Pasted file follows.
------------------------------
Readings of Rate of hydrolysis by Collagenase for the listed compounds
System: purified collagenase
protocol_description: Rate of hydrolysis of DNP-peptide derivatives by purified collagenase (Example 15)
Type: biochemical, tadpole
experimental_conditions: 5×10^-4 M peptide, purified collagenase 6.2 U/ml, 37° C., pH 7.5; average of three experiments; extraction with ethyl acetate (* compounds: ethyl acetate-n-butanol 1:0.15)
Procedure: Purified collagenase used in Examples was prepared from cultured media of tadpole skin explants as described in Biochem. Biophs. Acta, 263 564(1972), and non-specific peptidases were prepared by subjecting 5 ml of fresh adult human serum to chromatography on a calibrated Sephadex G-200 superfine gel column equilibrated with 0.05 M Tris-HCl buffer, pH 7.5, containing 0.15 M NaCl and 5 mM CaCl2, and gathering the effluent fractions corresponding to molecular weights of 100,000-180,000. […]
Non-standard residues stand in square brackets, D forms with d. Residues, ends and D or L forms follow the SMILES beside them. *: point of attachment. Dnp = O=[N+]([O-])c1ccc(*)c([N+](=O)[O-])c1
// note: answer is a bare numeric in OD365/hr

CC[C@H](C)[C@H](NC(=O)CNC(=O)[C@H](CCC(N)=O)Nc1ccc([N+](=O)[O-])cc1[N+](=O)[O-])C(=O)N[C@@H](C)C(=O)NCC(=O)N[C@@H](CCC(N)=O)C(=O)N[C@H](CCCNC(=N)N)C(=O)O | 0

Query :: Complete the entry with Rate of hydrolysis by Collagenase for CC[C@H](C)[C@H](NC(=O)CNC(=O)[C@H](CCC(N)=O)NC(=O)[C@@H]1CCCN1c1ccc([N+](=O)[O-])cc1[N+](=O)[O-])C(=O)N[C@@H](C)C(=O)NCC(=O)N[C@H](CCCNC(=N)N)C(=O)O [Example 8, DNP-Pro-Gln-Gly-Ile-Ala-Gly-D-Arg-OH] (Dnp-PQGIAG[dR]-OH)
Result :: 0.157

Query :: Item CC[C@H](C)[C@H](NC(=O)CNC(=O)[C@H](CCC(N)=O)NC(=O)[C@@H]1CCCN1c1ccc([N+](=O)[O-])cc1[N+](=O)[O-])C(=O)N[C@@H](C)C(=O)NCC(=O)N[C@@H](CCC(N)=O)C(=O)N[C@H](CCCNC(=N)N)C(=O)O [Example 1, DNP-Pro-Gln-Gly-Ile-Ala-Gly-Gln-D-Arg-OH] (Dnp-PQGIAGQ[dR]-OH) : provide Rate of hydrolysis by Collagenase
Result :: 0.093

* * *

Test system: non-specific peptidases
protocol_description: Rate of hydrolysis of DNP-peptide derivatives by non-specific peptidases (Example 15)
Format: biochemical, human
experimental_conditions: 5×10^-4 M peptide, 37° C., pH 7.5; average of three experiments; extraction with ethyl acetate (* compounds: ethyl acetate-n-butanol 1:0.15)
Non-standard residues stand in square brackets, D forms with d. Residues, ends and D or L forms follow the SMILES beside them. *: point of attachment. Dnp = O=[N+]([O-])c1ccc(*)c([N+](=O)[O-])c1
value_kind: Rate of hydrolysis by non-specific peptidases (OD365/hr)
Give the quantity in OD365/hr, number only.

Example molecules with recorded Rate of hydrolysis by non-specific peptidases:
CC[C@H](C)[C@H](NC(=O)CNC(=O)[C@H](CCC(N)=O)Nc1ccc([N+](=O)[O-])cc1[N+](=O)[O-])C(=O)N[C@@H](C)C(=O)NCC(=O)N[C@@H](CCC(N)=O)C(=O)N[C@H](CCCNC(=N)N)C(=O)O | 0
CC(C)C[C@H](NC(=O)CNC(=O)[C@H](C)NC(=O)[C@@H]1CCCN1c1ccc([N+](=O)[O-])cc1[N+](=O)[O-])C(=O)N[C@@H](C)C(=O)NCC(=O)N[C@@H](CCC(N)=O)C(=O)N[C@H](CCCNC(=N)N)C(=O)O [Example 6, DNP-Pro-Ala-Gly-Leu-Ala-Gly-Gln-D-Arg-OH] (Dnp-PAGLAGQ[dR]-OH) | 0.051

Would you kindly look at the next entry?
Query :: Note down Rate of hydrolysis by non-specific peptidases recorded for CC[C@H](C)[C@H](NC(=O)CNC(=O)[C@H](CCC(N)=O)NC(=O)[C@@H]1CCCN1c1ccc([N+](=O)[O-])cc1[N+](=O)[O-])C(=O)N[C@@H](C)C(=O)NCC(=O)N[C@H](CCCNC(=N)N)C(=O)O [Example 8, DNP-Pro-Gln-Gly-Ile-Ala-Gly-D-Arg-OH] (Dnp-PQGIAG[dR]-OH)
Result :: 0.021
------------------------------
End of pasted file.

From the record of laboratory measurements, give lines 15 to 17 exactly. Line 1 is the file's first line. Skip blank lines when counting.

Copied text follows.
Test system: non-specific peptidases
protocol_description: Rate of hydrolysis of DNP-peptide derivatives by non-specific peptidases (Example 15)
Format: biochemical, human